What should you drink with Beer Batter Onion Rings? Your favorite beer! Ours is a hopped up IPA.

    RECIPE: BEER BATTER ONION RINGS WITH HORSERADISH DILL DIPPING SAUCE

    Ingredients

  • 1 cup mayonnaise
  • 1/4 cup ketchup
  • 2 tablespoons horseradish
  • 1/4 teaspoon paprika
  • 1 teaspoon fresh dill, chopped
  •  

    For The Onion Rings

  • Canola oil, for frying
  • 2 cups all-purpose flour
  • 1 egg, lightly beaten
  • 2 teaspoons garlic powder
  • 2 teaspoons dried oregano
  • 1/8 teaspoon cayenne pepper
  • 1 teaspoon kosher salt
  • 1/2 teaspoon freshly ground black pepper
  • 1 bottle of beer (12 ounces)
  • 3 large onions, preferably Vidalia, sliced into 1/4″ rings and separated
  •  

    Preparation

    1. PREPARE the dipping sauce: Whisk together the mayonnaise, ketchup, horseradish, paprika and dill in a small bowl. Set aside while cooking the onion rings.

    2. PREPARE the onion rings: Clip a deep-frying thermometer to the side of a heavy, deep pot. Add 2″ of canola oil to the pot and slowly heat the oil to 350°F. While the oil is heating…

    3. WHISK together the flour, egg, garlic powder, oregano, cayenne, salt and black pepper in a bowl. Gradually whisk in the beer, stirring until a thick batter forms.

    4. DREDGE the onion slices in the batter. Using tongs, add four or five onion rings to the hot oil and fry for 1-2 minutes, until golden brown. Turn them halfway through cooking. (Cook the onion rings in batches or the oil won’t stay hot and the onion rings will be soggy rather than crisp.) Using the tongs, remove the fried onion rings to a wire rack or paper towels to drain.

    5. COOK the remaining batter-dipped onion rings. Serve hot with the dipping sauce.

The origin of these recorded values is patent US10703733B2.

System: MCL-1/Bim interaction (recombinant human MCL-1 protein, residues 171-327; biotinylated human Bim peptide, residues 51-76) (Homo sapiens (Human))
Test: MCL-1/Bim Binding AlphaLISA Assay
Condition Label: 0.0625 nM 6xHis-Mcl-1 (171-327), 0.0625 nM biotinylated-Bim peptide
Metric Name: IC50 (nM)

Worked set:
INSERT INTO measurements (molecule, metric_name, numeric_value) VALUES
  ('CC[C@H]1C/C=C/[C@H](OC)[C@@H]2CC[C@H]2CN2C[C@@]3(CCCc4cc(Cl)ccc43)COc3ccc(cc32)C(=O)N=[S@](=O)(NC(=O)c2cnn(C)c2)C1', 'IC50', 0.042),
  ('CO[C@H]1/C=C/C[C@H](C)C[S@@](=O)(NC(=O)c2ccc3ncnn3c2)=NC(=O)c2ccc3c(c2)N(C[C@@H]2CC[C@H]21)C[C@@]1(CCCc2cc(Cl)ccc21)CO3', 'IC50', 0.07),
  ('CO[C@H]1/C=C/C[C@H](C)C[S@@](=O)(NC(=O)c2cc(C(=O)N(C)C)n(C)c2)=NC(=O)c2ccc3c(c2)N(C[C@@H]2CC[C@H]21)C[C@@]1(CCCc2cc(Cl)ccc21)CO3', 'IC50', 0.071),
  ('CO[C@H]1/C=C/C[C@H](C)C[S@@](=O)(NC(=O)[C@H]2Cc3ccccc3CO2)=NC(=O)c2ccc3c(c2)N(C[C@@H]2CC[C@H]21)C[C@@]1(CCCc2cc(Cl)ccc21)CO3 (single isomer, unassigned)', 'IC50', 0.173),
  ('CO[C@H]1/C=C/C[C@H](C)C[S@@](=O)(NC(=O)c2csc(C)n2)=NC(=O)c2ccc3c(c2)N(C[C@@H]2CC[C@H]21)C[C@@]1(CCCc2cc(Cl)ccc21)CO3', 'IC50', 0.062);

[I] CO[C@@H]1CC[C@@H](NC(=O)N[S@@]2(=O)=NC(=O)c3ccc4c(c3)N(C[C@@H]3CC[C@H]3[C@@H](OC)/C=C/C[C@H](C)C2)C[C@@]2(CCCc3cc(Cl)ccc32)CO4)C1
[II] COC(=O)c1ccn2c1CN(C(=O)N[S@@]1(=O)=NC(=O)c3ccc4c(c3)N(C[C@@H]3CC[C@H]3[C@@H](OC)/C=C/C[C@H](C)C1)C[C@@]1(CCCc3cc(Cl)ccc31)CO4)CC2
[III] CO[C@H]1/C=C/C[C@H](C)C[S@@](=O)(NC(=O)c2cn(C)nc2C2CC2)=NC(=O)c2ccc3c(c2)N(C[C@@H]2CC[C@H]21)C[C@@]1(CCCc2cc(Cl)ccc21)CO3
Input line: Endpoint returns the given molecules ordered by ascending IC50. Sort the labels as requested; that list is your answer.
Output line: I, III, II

vidalia-onions-vidaliaonions.com-230

    Vidalia onions: sweet with no sulfur bite. Photo courtesy VidaliaOnions.com.

     

      

    Comments

    RECIPE: Grilled Potato Salad With Bacon, Blue Cheese & Bacon Dressing

    bacon-dressing-potato-salad-blue-cheese-longhornsteakhouse-230

    Grilled potato salad with bacon, blue cheese and bacon dressing. Phoro courtesy LongHorn Steakhouse.

     

    Our crowd really enjoyed this potato salad with grilled fare on Father’s Day. It was created for grilling season by LongHorn Steakhouse’s executive chefs.

    RECIPE: GRILLED POTATO SALAD WITH BACON
    DRESSING

    Ingredients For 4 Servings

  • 9 medium red potatoes, scrubbed, skins on
  • 1 tablespoon of olive oil
  • ¼ teaspoon fresh-ground pepper
  •  
    For The Bacon Vinaigrette

  • ½ cup mayonnaise
  • ½ cup olive oil
  • 3 tablespoons red wine vinegar
  • 1 tablespoon Dijon mustard
  • ½ teaspoon garlic powder
  • ½ teaspoon onion powder
  • ¼ teaspoon cayenne pepper
  • 2 teaspoons chopped parsley
  • 2 tablespoons bacon fat
  • Salt and fresh ground pepper to taste
  •  
    For The Garnish

  • ¼ cup good blue cheese, crumbled
  • 2 tablespoons sliced green onion
  • 3 strips chopped bacon
  •  

    Preparation

    1. CLEAN and oil the grill grates, and heat to 500°F.

    2. ADD the potatoes to a large pot of salted water and bring to a boil. Turn down the flame and continue to boil for 12-15 minutes, or until cooked through. Drain the potatoes and allow the water to fully evaporate from the skin. Once the potatoes are cool enough to handle, slice them in half-inch pieces.

    3. DRIZZLE both sides of the potatoes with olive oil, and season with salt and pepper.

    4. PLACE the potatoes on the preheated grill to get the desired grill marks on both sides of the potatoes. Remove from the grill and place on a serving platter, with the slices overlapping shingle-style.

    5. COOK the bacon strips until crisp. Remove from the pan and drain on paper towels; save the bacon fat.

    6. COMBINE all the dressing ingredients in a large mason jar or other container with a tight-fitting lid. Shake until well combined. Pour the dressing over the potatoes and garnish with chopped bacon, blue cheese crumbles and sliced green onion.